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Once, it was different. Once, people had homes and parents and went to schools. Cities existed within countries and those countries had leaders. Travel could be for adventure or recreation, not survival. But by the time I was grown up, the wider context was a sick joke. Incredible, how a slip could become a freefall and a freefall could become a hell where we lived on as ghosts in a haunted world.

Once, at the age of eight or nine, I had still wanted to be a writer, or at least something other than a refugee. Not a trap-maker. Not a scavenger. Not a killer. I filled my notebooks full of scribbles. Poetry about how I loved the sea. Retellings of fables. Even scenes from novels I never finished and will never finish. Borne could have been a creature out of those childhood fictions. Borne could have been my imaginary friend.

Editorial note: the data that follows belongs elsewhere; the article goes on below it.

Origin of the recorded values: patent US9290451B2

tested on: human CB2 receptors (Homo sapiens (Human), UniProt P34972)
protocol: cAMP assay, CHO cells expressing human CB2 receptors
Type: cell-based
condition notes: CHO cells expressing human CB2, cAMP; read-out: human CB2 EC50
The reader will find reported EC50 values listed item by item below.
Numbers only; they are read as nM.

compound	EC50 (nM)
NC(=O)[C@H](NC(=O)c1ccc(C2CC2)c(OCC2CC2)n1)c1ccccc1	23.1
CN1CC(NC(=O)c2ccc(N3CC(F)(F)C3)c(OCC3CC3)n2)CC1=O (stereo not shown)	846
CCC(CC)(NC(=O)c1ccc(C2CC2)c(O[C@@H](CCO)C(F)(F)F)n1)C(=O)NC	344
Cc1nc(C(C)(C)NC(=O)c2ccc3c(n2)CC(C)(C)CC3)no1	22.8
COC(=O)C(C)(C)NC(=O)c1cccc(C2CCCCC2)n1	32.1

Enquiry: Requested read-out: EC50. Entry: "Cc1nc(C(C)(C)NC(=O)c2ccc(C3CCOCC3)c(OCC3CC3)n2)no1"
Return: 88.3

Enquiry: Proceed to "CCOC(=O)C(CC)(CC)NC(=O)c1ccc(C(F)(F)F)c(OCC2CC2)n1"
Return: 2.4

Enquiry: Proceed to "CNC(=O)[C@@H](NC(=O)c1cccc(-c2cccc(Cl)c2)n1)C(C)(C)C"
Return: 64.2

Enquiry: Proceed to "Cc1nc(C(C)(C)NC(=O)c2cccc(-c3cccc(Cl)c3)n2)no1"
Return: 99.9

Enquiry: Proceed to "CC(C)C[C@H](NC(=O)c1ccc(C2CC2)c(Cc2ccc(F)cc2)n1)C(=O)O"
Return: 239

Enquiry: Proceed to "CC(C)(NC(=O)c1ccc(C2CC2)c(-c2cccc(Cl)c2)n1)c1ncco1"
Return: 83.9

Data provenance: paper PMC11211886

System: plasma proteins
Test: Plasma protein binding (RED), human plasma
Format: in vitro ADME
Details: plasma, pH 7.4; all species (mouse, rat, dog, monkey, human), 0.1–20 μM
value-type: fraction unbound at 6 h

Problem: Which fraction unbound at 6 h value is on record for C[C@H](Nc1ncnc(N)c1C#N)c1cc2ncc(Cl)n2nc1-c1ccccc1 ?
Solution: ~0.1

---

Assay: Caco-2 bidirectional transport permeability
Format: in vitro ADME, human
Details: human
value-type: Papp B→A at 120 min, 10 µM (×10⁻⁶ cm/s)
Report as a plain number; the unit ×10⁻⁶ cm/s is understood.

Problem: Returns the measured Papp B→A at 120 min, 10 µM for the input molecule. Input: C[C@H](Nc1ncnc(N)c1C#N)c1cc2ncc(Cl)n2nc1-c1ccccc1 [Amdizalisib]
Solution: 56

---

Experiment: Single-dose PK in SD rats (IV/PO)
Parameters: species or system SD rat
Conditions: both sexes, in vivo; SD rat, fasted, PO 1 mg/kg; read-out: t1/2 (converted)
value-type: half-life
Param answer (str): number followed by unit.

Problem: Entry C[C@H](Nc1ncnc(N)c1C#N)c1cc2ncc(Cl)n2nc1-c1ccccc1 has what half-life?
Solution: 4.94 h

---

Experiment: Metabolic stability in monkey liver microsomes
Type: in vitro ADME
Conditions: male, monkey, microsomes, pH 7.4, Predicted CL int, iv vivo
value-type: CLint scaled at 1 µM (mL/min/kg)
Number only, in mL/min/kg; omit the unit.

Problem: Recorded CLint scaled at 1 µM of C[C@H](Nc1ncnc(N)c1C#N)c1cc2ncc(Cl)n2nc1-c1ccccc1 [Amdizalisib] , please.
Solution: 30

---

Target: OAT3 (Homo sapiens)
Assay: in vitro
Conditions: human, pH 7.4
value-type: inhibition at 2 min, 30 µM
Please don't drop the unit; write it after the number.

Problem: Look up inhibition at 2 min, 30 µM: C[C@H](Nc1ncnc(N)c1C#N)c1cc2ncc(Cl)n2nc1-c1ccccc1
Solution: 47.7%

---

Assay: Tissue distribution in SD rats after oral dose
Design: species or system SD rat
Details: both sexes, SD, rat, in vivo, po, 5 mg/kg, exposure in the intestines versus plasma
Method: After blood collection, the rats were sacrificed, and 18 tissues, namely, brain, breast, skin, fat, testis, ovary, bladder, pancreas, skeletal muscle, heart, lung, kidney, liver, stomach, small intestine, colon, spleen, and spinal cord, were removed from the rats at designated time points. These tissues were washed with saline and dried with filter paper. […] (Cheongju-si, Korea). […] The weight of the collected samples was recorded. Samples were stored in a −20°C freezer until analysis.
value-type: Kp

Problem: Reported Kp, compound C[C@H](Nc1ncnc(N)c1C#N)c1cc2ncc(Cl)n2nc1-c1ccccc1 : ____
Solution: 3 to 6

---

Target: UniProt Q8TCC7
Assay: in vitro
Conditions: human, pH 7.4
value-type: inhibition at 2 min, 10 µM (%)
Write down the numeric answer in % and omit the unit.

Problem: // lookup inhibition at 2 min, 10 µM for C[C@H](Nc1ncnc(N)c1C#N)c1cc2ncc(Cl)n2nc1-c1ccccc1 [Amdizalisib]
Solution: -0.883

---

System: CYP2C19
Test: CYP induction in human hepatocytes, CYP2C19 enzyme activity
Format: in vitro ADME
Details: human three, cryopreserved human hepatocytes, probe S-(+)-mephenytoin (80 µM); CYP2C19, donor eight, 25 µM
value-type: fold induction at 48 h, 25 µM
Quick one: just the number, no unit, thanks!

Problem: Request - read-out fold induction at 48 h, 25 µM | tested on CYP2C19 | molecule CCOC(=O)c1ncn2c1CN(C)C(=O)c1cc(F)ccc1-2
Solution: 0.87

I rationalized later that this is why I told Borne about my past. But maybe it could have been anyone, in that moment.

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I was born on an island that fell not to war or disease but to rising seas. My father was a politician of sorts—a member of the council that ruled the largest island of the archipelago. He liked to fish and build things in his spare time. He collected old nautical maps and liked to find the errors. He had a boat that he built himself called The Turtle Shell. He used to take my mother out for “floating picnics” while he courted her, land just a dot on the horizon.

“I must have trusted him,” my mother said when he told the story. “I must have really trusted him, to go so far out at sea.”

My mother had been born on the island, too, but her people came from far away, from the mainland, and it was a scandal when the two of them married because it wasn’t ever done. That scandal gave me my name, Rachel, because it came from neither family but from outsiders. A compromise.

My father led us to another island: whether from an impulse futile or courageous or both, he meant to re-create what he had known.